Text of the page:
Mar 5, 2013 7:18PM
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Facebook is nothing more than a "Madoff" sized scam designed to line the pockets of the few from those of the many before it goes the way of MySpace.
Mar 5, 2013 5:07PM
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The high cost and potential cost of sharing your personal information with the world.  Now that social networking has been firmly established for some time now, the trade-offs to being constantly connected to everyone everywhere is quite clear.  Facebook will go the way of other hot tech items and fade away.  Something similar will remain, but only those people that really have a great need to be overtly "social" will be regularly contributing.  I'm surprised the backlash to being overly out there hasn't happened more strongly and sooner.  Glad I never invested my time or money in FB.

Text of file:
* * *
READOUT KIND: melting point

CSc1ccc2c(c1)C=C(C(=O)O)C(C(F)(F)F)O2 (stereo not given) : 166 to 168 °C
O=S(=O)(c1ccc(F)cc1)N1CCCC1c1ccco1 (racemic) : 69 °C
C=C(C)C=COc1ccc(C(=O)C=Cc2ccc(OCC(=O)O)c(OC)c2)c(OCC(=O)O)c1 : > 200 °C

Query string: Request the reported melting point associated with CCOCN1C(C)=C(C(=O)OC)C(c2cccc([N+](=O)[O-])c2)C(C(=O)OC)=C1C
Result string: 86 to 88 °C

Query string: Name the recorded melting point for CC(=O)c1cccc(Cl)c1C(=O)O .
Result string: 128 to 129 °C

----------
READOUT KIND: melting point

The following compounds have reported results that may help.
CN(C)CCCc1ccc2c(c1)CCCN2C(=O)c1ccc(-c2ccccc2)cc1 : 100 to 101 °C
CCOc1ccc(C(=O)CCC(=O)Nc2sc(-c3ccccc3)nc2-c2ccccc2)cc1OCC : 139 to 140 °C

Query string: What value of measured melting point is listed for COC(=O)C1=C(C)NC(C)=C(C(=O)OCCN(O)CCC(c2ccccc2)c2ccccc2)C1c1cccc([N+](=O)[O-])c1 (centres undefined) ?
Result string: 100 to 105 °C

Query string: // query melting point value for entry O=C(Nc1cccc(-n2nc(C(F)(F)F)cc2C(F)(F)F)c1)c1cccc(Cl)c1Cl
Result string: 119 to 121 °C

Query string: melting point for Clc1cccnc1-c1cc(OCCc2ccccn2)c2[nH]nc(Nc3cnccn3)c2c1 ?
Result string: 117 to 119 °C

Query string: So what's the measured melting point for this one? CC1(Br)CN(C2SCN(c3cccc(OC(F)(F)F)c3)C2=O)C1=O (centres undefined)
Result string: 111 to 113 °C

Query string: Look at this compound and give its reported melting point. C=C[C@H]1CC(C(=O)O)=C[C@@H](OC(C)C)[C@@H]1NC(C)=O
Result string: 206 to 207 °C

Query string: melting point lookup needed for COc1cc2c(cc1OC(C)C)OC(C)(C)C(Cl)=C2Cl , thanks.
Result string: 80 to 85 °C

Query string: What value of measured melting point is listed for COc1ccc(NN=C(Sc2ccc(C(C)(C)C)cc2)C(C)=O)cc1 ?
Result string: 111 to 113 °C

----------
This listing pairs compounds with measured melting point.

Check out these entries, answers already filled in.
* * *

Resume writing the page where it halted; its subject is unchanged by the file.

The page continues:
Mar 5, 2013 5:36PM
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People that put their money into this fad are going to regret the day they ever heard the word Facebook. The ones that bought in on IPO day are already regretting it to the tune of about negative $15 a share.
Mar 5, 2013 6:02PM
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Facebook really needs to get their acts straight and stop the B/S with its users. I liked it for sharing with distant friends and family.